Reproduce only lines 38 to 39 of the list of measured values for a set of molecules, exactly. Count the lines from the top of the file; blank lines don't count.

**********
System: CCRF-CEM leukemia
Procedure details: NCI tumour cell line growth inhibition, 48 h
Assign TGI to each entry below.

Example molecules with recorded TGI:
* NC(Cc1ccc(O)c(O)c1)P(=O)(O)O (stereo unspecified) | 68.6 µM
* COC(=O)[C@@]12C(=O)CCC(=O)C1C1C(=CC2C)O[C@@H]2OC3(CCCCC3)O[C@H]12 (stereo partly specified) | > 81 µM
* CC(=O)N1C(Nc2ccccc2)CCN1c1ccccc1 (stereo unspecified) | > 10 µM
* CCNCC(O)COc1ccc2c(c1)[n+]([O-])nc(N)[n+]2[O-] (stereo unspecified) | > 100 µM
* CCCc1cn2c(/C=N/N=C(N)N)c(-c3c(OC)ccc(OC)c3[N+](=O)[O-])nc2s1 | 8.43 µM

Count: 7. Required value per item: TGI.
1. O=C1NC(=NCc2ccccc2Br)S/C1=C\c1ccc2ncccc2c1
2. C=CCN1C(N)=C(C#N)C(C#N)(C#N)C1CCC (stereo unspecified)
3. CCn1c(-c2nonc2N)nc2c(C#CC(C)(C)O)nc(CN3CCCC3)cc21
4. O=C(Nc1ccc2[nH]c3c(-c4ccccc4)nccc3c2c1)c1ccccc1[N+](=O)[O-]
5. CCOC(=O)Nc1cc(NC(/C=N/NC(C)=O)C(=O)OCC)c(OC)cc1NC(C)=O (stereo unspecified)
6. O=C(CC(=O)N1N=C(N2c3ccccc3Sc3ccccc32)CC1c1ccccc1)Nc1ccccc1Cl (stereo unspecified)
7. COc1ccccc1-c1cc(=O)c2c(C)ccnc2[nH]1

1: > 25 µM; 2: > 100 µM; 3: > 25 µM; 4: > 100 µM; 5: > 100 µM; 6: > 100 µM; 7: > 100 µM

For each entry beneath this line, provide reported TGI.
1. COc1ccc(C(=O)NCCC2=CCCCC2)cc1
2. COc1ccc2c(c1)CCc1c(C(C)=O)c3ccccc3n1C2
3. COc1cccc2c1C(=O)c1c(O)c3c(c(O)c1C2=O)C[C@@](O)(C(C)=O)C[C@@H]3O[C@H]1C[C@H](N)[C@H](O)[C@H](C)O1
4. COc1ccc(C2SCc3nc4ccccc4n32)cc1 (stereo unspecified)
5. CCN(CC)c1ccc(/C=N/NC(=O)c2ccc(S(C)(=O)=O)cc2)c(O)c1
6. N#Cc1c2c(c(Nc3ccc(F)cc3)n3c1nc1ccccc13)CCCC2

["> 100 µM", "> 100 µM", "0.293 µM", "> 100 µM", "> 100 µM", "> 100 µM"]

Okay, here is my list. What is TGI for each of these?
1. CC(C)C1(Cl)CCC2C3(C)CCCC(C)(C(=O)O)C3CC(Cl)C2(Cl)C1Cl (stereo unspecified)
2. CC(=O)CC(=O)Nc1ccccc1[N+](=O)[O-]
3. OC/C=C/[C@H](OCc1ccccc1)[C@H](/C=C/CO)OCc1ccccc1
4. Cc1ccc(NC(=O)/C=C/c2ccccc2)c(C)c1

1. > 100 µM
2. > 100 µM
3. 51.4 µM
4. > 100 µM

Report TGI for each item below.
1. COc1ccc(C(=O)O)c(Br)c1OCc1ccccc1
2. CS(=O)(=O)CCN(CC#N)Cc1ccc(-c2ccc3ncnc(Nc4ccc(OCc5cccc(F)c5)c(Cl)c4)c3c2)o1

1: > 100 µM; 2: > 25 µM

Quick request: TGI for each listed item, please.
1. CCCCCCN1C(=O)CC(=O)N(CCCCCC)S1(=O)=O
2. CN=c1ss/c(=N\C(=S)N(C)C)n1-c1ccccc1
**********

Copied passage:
2. CS(=O)(=O)CCN(CC#N)Cc1ccc(-c2ccc3ncnc(Nc4ccc(OCc5cccc(F)c5)c(Cl)c4)c3c2)o1

1: > 100 µM; 2: > 25 µM